SIREN STORY SURGE continues! You can read about how it started here.
Please welcome our 7th SIREN AUTHOR, J.R. Murdock, writes with near reckless abandon. NaNoWriMo is one of his favorite times of the year. To date he's written 14 novels and hundreds of short stories. Some day he'll write something that will actually be read by those other than his family and pets. For 2012 he set out to write 450,000 words. A goal he set and surpassed!
Siren Story NUMBER 7 by J.R. Murdock
“Jimmy Joe, can you push that there log out the way?”
Jimmy and Bobby had been stuck in the swamp for two days. They’d run themselves out of gas and, after an incident with losing the oars, not had to resort to pushing their boat with a couple water-logged sticks. These weren’t the first ones they’d used as the first few proved to be too rotten to get the boat moving much faster than a baby gator swimming for its life.
“I’m tired Bobby. Can’t we just rest? I’m sure Pa is looking for us.”
“Jimmy Joe, I don’t care what you think about who might be coming to save us. Night is coming again and you know we runs us the risk of getting into some serious trouble. Get up off the floor of this boat and push that there log out of our way.”
Finally Jimmy did as he was bid and they were able to get close to dry ground. Bobby had been stuck out in this swamp for over a week and he could catch things if he needed and right now he was so hungry that he needed.
The boat pushed up onto the soft soil and Bobby hopped out with the tie rope. He secured it to a tree and motioned for Jimmy to hop off. It nothing else it felt good just to stand on ground, even if it wasn’t so firm.
“Look, we need to get us some food. The last thing we need to do is get so hungry we start seeing things that ain’t right. Uncle Fred got so hungry one time he started gnawing on Pa’s leg thinking it was some barbecue gator tail or something like that.”
“I thought he was just drunk.”
“Don’t matter none. Last thing I want is you going and gnawing on my leg.”
“What says I’m the one that’s going to gnaw on your leg? It sure don’t smell like no barbecue I ever ate. Maybe you’ll go all wrong in the head and try chewing my liver out or something.”
“Shut up, Jimmy Joe. We need to get us some eats so just listen. We can’t hear nothing if we don’t quit with the yammering and try to hear our dinner.”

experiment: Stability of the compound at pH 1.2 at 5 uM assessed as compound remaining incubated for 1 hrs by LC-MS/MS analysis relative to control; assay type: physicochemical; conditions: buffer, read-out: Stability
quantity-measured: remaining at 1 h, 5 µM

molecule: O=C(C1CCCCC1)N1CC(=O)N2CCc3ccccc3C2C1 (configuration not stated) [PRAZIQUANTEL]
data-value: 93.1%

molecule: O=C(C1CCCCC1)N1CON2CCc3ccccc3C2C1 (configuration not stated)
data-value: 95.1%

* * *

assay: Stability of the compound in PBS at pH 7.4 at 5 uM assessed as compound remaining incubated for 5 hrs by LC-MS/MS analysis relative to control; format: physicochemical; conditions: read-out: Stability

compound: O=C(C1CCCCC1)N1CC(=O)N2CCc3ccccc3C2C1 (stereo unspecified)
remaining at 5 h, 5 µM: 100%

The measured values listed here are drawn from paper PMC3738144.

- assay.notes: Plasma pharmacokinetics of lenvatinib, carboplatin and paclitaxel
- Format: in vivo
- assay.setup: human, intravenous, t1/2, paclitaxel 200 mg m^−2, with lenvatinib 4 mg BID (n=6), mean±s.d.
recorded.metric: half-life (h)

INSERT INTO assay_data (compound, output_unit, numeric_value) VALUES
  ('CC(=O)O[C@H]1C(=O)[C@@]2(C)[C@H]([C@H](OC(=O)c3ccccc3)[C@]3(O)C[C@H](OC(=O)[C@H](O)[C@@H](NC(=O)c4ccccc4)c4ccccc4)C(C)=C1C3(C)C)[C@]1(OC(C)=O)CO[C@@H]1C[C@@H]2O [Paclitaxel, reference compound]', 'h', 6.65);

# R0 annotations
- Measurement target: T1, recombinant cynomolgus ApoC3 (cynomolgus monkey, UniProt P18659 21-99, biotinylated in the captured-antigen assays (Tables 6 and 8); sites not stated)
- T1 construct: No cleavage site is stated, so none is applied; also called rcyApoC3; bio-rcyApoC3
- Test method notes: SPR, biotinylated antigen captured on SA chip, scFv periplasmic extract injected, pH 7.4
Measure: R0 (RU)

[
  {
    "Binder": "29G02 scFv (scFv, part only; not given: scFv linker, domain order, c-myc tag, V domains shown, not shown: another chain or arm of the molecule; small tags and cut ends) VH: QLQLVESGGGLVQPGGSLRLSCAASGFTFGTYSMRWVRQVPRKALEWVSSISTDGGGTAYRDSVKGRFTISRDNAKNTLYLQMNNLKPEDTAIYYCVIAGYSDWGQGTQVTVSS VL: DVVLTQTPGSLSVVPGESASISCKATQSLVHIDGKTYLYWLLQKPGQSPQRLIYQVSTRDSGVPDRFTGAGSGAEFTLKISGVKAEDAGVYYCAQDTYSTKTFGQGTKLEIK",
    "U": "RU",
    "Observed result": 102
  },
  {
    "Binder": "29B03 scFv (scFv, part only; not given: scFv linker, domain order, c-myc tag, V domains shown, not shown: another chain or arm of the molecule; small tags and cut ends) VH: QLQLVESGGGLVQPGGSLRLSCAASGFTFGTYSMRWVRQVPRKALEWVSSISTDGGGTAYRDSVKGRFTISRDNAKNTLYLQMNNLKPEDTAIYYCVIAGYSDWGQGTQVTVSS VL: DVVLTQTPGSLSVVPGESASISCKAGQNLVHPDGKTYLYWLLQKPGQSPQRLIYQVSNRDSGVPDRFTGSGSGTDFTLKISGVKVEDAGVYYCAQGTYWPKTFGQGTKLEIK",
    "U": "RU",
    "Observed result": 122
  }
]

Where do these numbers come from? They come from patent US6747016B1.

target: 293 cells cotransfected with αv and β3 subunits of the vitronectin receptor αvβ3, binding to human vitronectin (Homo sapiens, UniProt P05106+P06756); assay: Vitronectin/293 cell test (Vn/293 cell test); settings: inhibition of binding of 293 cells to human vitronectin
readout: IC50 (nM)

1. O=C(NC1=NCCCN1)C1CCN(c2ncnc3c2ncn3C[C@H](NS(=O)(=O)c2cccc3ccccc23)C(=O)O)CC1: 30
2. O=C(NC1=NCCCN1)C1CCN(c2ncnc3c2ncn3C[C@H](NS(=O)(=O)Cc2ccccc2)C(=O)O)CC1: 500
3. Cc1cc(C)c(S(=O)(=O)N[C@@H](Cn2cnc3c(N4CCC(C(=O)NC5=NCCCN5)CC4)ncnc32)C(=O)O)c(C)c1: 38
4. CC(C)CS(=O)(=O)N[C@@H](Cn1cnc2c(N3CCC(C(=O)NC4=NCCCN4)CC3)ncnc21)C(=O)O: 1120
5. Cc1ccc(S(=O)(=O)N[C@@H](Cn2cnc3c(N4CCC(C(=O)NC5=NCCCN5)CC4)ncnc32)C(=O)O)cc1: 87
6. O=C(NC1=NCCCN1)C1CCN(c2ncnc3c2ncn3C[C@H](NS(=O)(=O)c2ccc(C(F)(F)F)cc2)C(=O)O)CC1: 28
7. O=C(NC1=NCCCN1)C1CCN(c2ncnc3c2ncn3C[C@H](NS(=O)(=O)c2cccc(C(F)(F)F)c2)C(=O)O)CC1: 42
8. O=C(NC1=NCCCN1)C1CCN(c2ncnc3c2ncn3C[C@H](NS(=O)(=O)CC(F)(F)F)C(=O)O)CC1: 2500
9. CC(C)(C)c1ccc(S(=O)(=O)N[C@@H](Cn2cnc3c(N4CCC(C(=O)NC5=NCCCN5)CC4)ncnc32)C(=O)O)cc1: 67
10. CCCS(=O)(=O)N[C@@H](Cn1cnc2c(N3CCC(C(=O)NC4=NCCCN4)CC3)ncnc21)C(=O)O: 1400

Jimmy shut his mouth and Bobby put one hand to his ear and gave a listen. The distant splash of a fish too far away came from the North, but he had trouble making anything else out.
“Bobby, do you hear that?”
“What do you hear?”
Jimmy pointed off to the East. “Out that way. Like something crying.”
Bobby put his hand to his ear and strained to hear. Sure enough, it sounded like a baby crying. What fool would have a baby out in the swamp? It’d do nothing but scare away any game in the area.
“Wait, start yelling! Maybe they’ll hear us. Maybe Pa is out here trying to rustle us up. Pa! Pa! Over here!”
The two yelled for a time, and then Bobby gave another listen. The crying didn’t seem to have gotten any closer or further away.
“Bobby, I think that baby might be stranded out there.”
He slapped Jimmy in the back of the head. “Dummy, ain’t no one going to strand a baby out here. Quit being stupid.”
This time the crying did grow louder and it sounded like the baby was in pain.
“Get in the boat, we gots to get to that baby before something done eats it up.”
They got in the boat and pushed as hard as they could in the direction of the crying. They stopped several times to gain their bearings, but it never seemed to get any closer.
“Keep going. It’s gotta be over that-a-way.” Bobby put his stick in the ground and pushed a little too hard. His stick nearly snapped.
“I’m scared. It’s fixing to get dark soon. We need to find a place to hole up for the night.”
“And what about that baby, Jimmy Joe?”
“I don’t hear it no more.”
Bobby pulled his stick out of the water and motioned for Jimmy Joe to be silent. The crying had indeed stopped, but now it was replaced by what almost sounded like singing. It was a lullaby that sounded as if the singer had been drinking Uncle Bartie’s shine and gargled some swamp grass.
“What do you make of that? Ain’t no one living out this far.”
“Jimmy, jus be quiet.”
The water around them began to swirl. The singing changed from a lullaby to a chant. Bobby looked into the water and could see women swimming in the water. Beautiful women. He knelt to the bottom of the boat and reached down to touch one.
“Bobby, don’t do that! How you know them ain’t gators or snakes or something.”
To be honest, Bobby didn’t care. The singing called to him. He had to answer that call. He reached down to the water and one of the women swimming there reached up to him. The hand passed the surface and reached up toward his, but the skin that had looked so soft and lovely fell away as it passed into the air. Flesh had fallen away from the bone and two fingers were missing.
Bobby pulled his hand back and resisted the touch. “Jimmy Joe. We need to paddle and get out of here.”
“I’m trying, but this one’s got my stick. Help me Bobby!”
Jimmy pulled on the stick and before Bobby could tell his fool brother to let go, the boy disappeared over the edge of the boat.
“Jimmy!” Bobby raced to the side of the boat, but rather than see his brother in the water, he was a face with no eyes and sunken cheeks and skin the color of swamp grass coming up out of the water. Several sets of bony hands took hold of his shoulders and started to pull on him.
Bobby struggled to pull himself upright and free himself of their grasp, but skeletal fingers stabbed into his shoulders as he tried to pull free. The weight was too much and he flipped over the edge of the boat.
P.S.: This is the 7th Siren Story. If you want to indulge in more sirenness, here is Siren Story NUMBER 1, Siren Story NUMBER 2, Siren Story NUMBER 3, Siren Story NUMBER 4, Siren Story NUMBER 5, and Siren Story NUMBER 6.